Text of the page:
Sir William Osler’s familiar quote “Medicine is a science of uncertainty and an art of probability” captures well the complex nature of clinical medicine. Although the science of medicine is often taught as if the mechanisms of the human body operate with Newtonian predictability, every aspect of medical practice is infused with an element of irreducible uncertainty that the clinician ignores at her peril. Clinical medicine has deep roots in science, but it is an imprecise science. More than 100 years after the practice of medicine took its modern form, it remains at its core a craft, to which individual doctors bring varying levels of skill and understanding. With the exponential growth in medical literature and other technical information and an ever increasing number of testing and treatment options, twenty-first century physicians who seek excellence in their craft must master a more diverse and complex set of skills than any of the generations that preceded them. This chapter provides an introduction to three of the pillars upon which the craft of modern medicine rests: (1) expertise in clinical reasoning (what it is and how it can be developed); (2) rational diagnostic tests, use and interpretation; and (3) integration of the best available research evidence with clinical judgment in the care of individual patients (evidence-based medicine or EBM and the tools of EBM).
BRIEF INTRODUCTION TO CLINICAL REASONING
Defining “clinical expertise” remains surprisingly difficult. Chess has an objective ranking system based on skill and performance criteria. Athletics, similarly, have ranking systems to distinguish novices from Olympians. But in medicine, after physicians complete training and pass the boards (or get recertified), no tests or benchmarks are used to identify those who have attained the highest levels of clinical performance. Physicians often consult a few “elite” clinicians for their “special problem-solving prowess” when particularly difficult or obscure cases have baffled everyone else. Yet despite their skill, even such master clinicians typically cannot explain their exact processes and methods, thereby limiting the acquisition and dissemination of the expertise used to achieve their impressive results. Furthermore, clinical virtuosity appears not to be generalizable, e.g., an expert on hypertrophic cardiomyopathy may be no better (and possibly worse) than a first-year medical resident at diagnosing and managing a patient with neutropenia, fever, and hypotension.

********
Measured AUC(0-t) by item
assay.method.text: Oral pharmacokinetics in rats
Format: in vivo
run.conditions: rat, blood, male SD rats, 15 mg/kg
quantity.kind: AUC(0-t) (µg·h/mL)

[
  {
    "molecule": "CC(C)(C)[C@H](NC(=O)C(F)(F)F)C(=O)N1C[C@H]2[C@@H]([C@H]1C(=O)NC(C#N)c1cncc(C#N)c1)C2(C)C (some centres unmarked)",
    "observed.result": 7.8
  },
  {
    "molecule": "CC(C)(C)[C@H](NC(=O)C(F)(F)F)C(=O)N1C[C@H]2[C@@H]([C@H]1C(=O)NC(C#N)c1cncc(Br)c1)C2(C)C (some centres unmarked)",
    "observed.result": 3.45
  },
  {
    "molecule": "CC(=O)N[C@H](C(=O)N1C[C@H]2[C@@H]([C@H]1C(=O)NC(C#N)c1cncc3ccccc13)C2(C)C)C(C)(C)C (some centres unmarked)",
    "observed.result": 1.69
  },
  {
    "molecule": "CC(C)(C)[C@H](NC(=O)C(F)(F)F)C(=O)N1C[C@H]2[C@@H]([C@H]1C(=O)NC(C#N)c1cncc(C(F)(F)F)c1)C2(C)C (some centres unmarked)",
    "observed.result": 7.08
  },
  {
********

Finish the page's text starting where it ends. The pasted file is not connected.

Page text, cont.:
Broadly construed, clinical expertise includes not only cognitive dimensions involving the integration of disease knowledge with verbal and visual cues and test interpretation but also potentially the complex fine-motor skills necessary for invasive procedures and tests. In addition, “the complete package” of expertise in medicine requires effective communication and care coordination with patients and members of the medical team. Research on medical expertise remains sparse overall and mostly centered on diagnostic reasoning, so in this chapter, we focus primarily on the cognitive elements of clinical reasoning.
Because clinical reasoning occurs in the heads of clinicians, ...